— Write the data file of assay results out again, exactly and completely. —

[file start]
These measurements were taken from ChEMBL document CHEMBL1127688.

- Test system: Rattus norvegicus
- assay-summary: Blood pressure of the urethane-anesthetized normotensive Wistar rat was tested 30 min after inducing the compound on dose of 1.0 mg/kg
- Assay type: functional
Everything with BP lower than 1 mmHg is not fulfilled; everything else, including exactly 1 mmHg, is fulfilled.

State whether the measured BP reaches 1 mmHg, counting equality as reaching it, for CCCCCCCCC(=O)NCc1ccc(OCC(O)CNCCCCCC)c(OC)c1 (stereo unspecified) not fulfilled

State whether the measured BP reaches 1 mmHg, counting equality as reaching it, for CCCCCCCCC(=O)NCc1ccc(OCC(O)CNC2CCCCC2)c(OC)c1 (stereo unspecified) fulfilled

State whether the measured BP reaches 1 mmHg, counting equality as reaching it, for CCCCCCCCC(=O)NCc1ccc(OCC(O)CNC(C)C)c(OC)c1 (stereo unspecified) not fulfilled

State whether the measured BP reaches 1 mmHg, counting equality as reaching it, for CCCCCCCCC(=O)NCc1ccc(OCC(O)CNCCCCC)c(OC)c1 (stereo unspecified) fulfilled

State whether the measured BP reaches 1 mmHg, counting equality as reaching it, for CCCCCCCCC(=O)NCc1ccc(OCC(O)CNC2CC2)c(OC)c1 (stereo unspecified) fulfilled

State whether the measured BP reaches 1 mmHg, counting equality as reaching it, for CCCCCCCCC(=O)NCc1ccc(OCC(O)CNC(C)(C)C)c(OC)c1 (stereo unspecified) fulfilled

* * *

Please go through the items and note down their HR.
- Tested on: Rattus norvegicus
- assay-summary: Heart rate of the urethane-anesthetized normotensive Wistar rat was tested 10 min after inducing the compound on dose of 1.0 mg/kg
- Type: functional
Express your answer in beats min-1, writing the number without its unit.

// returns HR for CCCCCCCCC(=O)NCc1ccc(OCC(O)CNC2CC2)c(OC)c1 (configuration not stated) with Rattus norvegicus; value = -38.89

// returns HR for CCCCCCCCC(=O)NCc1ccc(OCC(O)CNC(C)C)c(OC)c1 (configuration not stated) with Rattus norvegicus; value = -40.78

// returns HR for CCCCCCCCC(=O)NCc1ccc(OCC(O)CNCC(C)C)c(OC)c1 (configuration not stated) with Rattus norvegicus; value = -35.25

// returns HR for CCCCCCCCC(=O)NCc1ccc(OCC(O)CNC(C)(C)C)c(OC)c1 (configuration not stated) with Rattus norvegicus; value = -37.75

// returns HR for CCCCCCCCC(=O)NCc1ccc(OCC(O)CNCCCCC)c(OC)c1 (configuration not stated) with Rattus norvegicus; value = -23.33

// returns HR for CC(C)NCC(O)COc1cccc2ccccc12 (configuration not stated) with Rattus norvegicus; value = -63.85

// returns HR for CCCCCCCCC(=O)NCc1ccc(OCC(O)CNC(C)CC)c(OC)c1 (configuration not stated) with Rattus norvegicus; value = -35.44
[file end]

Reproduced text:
These measurements were taken from ChEMBL document CHEMBL1127688.

- Test system: Rattus norvegicus
- assay-summary: Blood pressure of the urethane-anesthetized normotensive Wistar rat was tested 30 min after inducing the compound on dose of 1.0 mg/kg
- Assay type: functional
Everything with BP lower than 1 mmHg is not fulfilled; everything else, including exactly 1 mmHg, is fulfilled.

State whether the measured BP reaches 1 mmHg, counting equality as reaching it, for CCCCCCCCC(=O)NCc1ccc(OCC(O)CNCCCCCC)c(OC)c1 (stereo unspecified) not fulfilled

State whether the measured BP reaches 1 mmHg, counting equality as reaching it, for CCCCCCCCC(=O)NCc1ccc(OCC(O)CNC2CCCCC2)c(OC)c1 (stereo unspecified) fulfilled

State whether the measured BP reaches 1 mmHg, counting equality as reaching it, for CCCCCCCCC(=O)NCc1ccc(OCC(O)CNC(C)C)c(OC)c1 (stereo unspecified) not fulfilled

State whether the measured BP reaches 1 mmHg, counting equality as reaching it, for CCCCCCCCC(=O)NCc1ccc(OCC(O)CNCCCCC)c(OC)c1 (stereo unspecified) fulfilled

State whether the measured BP reaches 1 mmHg, counting equality as reaching it, for CCCCCCCCC(=O)NCc1ccc(OCC(O)CNC2CC2)c(OC)c1 (stereo unspecified) fulfilled

State whether the measured BP reaches 1 mmHg, counting equality as reaching it, for CCCCCCCCC(=O)NCc1ccc(OCC(O)CNC(C)(C)C)c(OC)c1 (stereo unspecified) fulfilled

* * *

Please go through the items and note down their HR.
- Tested on: Rattus norvegicus
- assay-summary: Heart rate of the urethane-anesthetized normotensive Wistar rat was tested 10 min after inducing the compound on dose of 1.0 mg/kg
- Type: functional
Express your answer in beats min-1, writing the number without its unit.

// returns HR for CCCCCCCCC(=O)NCc1ccc(OCC(O)CNC2CC2)c(OC)c1 (configuration not stated) with Rattus norvegicus; value = -38.89

// returns HR for CCCCCCCCC(=O)NCc1ccc(OCC(O)CNC(C)C)c(OC)c1 (configuration not stated) with Rattus norvegicus; value = -40.78

// returns HR for CCCCCCCCC(=O)NCc1ccc(OCC(O)CNCC(C)C)c(OC)c1 (configuration not stated) with Rattus norvegicus; value = -35.25

// returns HR for CCCCCCCCC(=O)NCc1ccc(OCC(O)CNC(C)(C)C)c(OC)c1 (configuration not stated) with Rattus norvegicus; value = -37.75

// returns HR for CCCCCCCCC(=O)NCc1ccc(OCC(O)CNCCCCC)c(OC)c1 (configuration not stated) with Rattus norvegicus; value = -23.33

// returns HR for CC(C)NCC(O)COc1cccc2ccccc12 (configuration not stated) with Rattus norvegicus; value = -63.85

// returns HR for CCCCCCCCC(=O)NCc1ccc(OCC(O)CNC(C)CC)c(OC)c1 (configuration not stated) with Rattus norvegicus; value = -35.44